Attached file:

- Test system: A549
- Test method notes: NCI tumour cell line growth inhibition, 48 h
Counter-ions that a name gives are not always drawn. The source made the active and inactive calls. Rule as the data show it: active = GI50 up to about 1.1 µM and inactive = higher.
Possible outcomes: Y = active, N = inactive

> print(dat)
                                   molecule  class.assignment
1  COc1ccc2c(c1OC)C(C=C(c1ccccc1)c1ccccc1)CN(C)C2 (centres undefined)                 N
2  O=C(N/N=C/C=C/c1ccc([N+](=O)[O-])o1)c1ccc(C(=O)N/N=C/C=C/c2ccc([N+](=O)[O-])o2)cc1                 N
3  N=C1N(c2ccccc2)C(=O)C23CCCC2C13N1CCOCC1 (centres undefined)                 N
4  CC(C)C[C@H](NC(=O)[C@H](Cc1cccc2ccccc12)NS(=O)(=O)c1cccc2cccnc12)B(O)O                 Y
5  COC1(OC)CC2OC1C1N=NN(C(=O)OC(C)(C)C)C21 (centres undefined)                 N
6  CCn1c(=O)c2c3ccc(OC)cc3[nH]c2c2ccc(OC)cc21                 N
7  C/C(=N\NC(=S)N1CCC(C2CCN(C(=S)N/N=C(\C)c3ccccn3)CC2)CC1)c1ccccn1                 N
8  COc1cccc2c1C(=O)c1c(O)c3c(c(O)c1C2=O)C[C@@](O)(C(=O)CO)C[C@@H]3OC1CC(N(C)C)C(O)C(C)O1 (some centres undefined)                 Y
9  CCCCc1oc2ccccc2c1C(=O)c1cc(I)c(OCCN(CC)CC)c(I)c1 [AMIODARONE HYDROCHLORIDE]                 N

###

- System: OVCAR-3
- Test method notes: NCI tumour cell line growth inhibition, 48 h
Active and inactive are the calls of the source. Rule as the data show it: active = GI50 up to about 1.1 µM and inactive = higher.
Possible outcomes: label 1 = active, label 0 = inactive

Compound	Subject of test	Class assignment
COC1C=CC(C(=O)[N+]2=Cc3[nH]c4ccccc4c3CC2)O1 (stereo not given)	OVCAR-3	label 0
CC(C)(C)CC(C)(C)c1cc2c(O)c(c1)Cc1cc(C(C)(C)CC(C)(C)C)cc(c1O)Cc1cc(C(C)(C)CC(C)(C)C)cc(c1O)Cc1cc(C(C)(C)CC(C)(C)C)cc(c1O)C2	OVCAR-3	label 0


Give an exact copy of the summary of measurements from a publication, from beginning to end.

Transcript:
- Test system: A549
- Test method notes: NCI tumour cell line growth inhibition, 48 h
Counter-ions that a name gives are not always drawn. The source made the active and inactive calls. Rule as the data show it: active = GI50 up to about 1.1 µM and inactive = higher.
Possible outcomes: Y = active, N = inactive

> print(dat)
                                   molecule  class.assignment
1  COc1ccc2c(c1OC)C(C=C(c1ccccc1)c1ccccc1)CN(C)C2 (centres undefined)                 N
2  O=C(N/N=C/C=C/c1ccc([N+](=O)[O-])o1)c1ccc(C(=O)N/N=C/C=C/c2ccc([N+](=O)[O-])o2)cc1                 N
3  N=C1N(c2ccccc2)C(=O)C23CCCC2C13N1CCOCC1 (centres undefined)                 N
4  CC(C)C[C@H](NC(=O)[C@H](Cc1cccc2ccccc12)NS(=O)(=O)c1cccc2cccnc12)B(O)O                 Y
5  COC1(OC)CC2OC1C1N=NN(C(=O)OC(C)(C)C)C21 (centres undefined)                 N
6  CCn1c(=O)c2c3ccc(OC)cc3[nH]c2c2ccc(OC)cc21                 N
7  C/C(=N\NC(=S)N1CCC(C2CCN(C(=S)N/N=C(\C)c3ccccn3)CC2)CC1)c1ccccn1                 N
8  COc1cccc2c1C(=O)c1c(O)c3c(c(O)c1C2=O)C[C@@](O)(C(=O)CO)C[C@@H]3OC1CC(N(C)C)C(O)C(C)O1 (some centres undefined)                 Y
9  CCCCc1oc2ccccc2c1C(=O)c1cc(I)c(OCCN(CC)CC)c(I)c1 [AMIODARONE HYDROCHLORIDE]                 N

###

- System: OVCAR-3
- Test method notes: NCI tumour cell line growth inhibition, 48 h
Active and inactive are the calls of the source. Rule as the data show it: active = GI50 up to about 1.1 µM and inactive = higher.
Possible outcomes: label 1 = active, label 0 = inactive

Compound	Subject of test	Class assignment
COC1C=CC(C(=O)[N+]2=Cc3[nH]c4ccccc4c3CC2)O1 (stereo not given)	OVCAR-3	label 0
CC(C)(C)CC(C)(C)c1cc2c(O)c(c1)Cc1cc(C(C)(C)CC(C)(C)C)cc(c1O)Cc1cc(C(C)(C)CC(C)(C)C)cc(c1O)Cc1cc(C(C)(C)CC(C)(C)C)cc(c1O)C2	OVCAR-3	label 0